One of the wonders of social media is discovering one’s ‘tribe’. Like-minded people with whom one can discuss fashion, sport, or any other subject on earth. Whatever the pastime, there’ll be a chat group, a hashtag, a Facebook group. I once ran social media workshops for retired people. One student, a widow in her eighties, especially missed her husband when Strictly Come Dancing was on television. ‘I’ve got no-one to discuss the scores with,’ she said. Seeing her face as she discovered she could chat with Strictly fans across the globe was pure joy.
But where there is a tribe, there are comparisons; and where there are comparisons, there is disappointment. The baker who shares pictures of her cakes online loses her satisfied glow when she scrolls through other people’s creations. The selfie queen proud of her pout wilts a little beside the competition. My own self-esteem takes a hit when someone else’s book success hits the social media headlines, even if – five minutes previously – the offline me was perfectly content with my lot.
We are all guilty of perpetuating this confidence-knocking vortex by posting only the highlights of our lives; the tips of icebergs that hide murky truth beneath the waters. For every Facebook status about our adorable children there are ten unwritten updates about arguments, tantrums, dinners untouched and days out ruined. I may write my fictional characters with searing honesty, but I edit my life with social media filters.
Privacy is an oft-raised argument against social media. As an ex police officer I am appalled by how much is shared online. The regular Facebook ‘check ins’ that tell a would-be stalker when you visit the gym; the running app that gives an attacker your route. The airport selfie letting burglars know you’ll be away; the photo of your kids with school logo on display. Snippets of a day, making up a jigsaw of your life for a stranger’s benefit.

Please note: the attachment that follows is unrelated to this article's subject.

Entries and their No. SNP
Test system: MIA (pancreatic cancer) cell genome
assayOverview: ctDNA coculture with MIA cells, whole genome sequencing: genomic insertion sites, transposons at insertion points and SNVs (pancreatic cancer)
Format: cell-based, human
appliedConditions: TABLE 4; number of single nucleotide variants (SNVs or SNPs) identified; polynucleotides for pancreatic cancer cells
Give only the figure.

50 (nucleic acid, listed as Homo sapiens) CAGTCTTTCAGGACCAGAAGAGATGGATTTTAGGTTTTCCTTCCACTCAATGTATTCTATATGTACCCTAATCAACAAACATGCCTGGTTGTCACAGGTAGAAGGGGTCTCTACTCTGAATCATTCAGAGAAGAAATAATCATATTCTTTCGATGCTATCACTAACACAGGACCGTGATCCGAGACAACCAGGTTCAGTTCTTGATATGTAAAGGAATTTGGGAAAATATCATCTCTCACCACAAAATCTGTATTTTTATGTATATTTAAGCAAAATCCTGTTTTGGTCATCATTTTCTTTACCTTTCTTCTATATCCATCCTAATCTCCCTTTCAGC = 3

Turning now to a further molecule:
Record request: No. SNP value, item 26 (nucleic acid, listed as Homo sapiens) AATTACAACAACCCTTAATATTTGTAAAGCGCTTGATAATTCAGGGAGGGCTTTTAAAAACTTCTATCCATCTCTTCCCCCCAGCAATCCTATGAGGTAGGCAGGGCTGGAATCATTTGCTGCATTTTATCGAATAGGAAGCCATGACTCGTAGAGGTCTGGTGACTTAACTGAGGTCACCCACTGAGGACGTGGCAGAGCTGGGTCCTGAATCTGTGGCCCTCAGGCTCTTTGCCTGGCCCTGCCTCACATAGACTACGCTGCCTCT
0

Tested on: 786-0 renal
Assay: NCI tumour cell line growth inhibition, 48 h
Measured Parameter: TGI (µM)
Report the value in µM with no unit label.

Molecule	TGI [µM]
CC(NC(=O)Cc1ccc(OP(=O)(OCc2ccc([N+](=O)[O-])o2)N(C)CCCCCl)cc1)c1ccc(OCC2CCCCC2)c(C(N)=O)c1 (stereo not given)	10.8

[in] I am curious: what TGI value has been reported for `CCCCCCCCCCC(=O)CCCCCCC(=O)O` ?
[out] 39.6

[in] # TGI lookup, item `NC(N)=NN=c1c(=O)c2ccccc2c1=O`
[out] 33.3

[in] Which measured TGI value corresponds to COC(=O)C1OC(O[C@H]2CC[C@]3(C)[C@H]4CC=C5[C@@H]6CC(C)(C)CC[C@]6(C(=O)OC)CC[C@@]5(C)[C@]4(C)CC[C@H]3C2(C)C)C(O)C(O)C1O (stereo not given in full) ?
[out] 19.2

Less debated is the invasion of our emotional privacy. Today’s novelists are expected to lay bare their souls; to afford their audiences three-dimensional reading and an access-all-areas pass. Readers don’t only want to know what inspired their favourite novel; they want to know about the author’s family, her pets, her hobbies. They’ve bought the book – now they want a pound of flesh, too.
When I wrote my last book, I SEE YOU, I was thinking about privacy, and the threats presented by technology. I was also increasingly concerned about the harassment of women, and the way the two issues – harassment and technology – had dovetailed in a hitherto unseen way. I saw connections wherever I looked. The airline Virgin announced a way for passengers to send drinks to each other. A way to make real-life connections through digital networks? Or a creepy way for men to hit on women? I discovered a Facebook group with 33,000 members, called Women Who Eat on Tubes: thousands of covert images of women eating on Underground trains. I read Commuter Cupid in London’s Metro, and found the ads not romantic but terrifying. ‘I see you every day at Acton, where you buy a ticket for Paddington,’ one read. ‘Your name is Shah and you pay with a Barclaycard. I like the way you smile. Call me.’ Call? I’d run – fast.
Facebook, Twitter, Instagram, internet forums… incredible technological advances sparking conversations across the world. Without them, our lives (this writer’s life, certainly) would be poorer; our observational well shallower. Yet we would be wise to exercise caution. There is a life to be found outside social media, and it’s better lived unfiltered.